10 years since DACA: Is there hope for Dreamers?

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It has been 10 years since President Barack Obama enacted DACA or the Deferred Action for Childhood Arrivals through an executive order.

The policy survived a Republican Administration and has been defended by the Supreme Court.

But in July 2021, a Texas court ruled the policy to be illegal. It is now under appeal while the government has been instructed to stop granting initial requests for DACA.

DACA was originally intended to only be a “stopgap measure”, but 10 years on, DACA is still not backed by any law that would allow its recipients – the Dreamers – for a path to citizenship, leaving hundreds of thousands of immigrants in limbo.

Without DACA, immigrant children who entered the United States who are now adults find it almost impossible to find work and education opportunities. They also face the threat of deportation.

President Biden should fully reinstate the DACA program and make it fairer and more accessible by modifying criteria based on age, residency, education, and past criminal activity.

What happened to legislation?

Different variations of a DREAM act have been introduced at the House and the Senate, but none have ever reached the President’s table.

Based on a 2020 Pew Research Center survey, 74% of U.S. adults say they favor a pathway to citizenship for young people brought to the U.S. illegally as children. The vast majority, 91%, of Democrats or those who are Democratic-leaning, support permanent residency for Dreamers, while 54% of Republicans or those who are Republican-leaning say the same.

But translating public support to legislation has been tricky.

President Biden himself pushed for the US Citizenship Act, which promised a path to citizenship for 11 million undocumented immigrants and their families. However, it remains stuck in Congress, and analysts say it only has a slim chance of passage unless Biden offers a compromise.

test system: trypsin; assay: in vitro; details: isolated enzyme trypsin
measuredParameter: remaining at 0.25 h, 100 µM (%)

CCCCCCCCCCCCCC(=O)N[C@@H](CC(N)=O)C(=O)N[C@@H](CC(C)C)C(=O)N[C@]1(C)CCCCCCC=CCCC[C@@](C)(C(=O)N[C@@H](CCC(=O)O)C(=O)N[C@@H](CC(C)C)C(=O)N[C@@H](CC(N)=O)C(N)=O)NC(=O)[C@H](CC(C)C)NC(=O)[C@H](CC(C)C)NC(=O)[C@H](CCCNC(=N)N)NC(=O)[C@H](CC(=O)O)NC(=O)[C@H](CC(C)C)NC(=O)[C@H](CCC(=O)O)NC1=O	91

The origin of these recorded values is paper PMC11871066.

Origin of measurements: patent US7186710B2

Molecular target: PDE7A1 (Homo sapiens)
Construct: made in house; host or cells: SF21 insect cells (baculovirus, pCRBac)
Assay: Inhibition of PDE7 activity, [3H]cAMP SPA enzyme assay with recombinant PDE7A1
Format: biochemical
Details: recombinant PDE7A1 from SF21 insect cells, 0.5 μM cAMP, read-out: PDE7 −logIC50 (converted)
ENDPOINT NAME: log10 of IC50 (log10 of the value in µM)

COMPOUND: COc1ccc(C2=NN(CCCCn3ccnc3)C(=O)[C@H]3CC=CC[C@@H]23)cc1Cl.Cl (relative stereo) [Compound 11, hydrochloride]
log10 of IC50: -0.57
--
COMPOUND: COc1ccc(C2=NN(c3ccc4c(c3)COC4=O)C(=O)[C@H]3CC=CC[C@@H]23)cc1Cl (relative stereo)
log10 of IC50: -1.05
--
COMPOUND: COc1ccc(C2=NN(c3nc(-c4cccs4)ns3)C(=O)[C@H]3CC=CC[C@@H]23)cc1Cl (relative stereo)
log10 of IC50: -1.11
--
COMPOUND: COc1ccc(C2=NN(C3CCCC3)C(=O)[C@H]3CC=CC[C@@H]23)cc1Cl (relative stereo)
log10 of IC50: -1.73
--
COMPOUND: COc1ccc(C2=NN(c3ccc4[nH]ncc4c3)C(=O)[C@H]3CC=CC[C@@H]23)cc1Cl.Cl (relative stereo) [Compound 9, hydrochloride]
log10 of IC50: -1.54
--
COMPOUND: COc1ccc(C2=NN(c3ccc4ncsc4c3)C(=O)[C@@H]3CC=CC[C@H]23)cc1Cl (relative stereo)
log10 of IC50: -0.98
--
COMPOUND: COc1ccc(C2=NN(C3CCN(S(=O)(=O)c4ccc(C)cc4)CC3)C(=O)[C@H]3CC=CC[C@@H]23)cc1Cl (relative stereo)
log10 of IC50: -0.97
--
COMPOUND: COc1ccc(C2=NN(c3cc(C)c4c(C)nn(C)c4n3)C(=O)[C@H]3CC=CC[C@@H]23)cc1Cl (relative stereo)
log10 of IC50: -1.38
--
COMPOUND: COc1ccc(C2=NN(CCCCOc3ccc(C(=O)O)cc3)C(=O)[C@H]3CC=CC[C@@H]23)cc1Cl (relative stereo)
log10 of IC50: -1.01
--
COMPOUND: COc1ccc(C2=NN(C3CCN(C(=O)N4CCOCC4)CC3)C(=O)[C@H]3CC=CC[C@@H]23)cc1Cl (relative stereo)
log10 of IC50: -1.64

President Biden’s deadline could well be the 2024 midterm elections, which has so far been predicted to deliver an upset to his party, further trimming down the chances for his immigration policy.

What now for DREAMERS?

For young immigrant Filipino Dreamers, there is always hope that this DACA program would become legislation and would provide a pathway to citizenship. So in the meantime, for those who were able to apply prior to the District Court injunction, you can continue to renew your employment authorization documents and work legally. For students, continue to pursue your studies to completion as the government will always prioritize highly skilled or professional workers for immigrant resident visas. There are States that do not ask about legal status for students to attend post secondary education, so it is advisable to pursue their studies if they can and explore opportunities when the right time comes.

Unfortunately, those who are no longer allowed to apply for DACA because of its limited eligibility, let us continue to lobby and advocate for the passage of legislation that will either extend the coverage of DACA to benefit more DREAMERS or a legislation that will make DACA a legislation with opportunity to become U.S. citizens.

Each case is different, however. For tailored legal advice, always seek professional help from a legal counsel.

To push for legislation, call your respective lawmakers and urge them to support a Dream Act that will provide resident permanent status and citizenship to all undocumented young immigrants.

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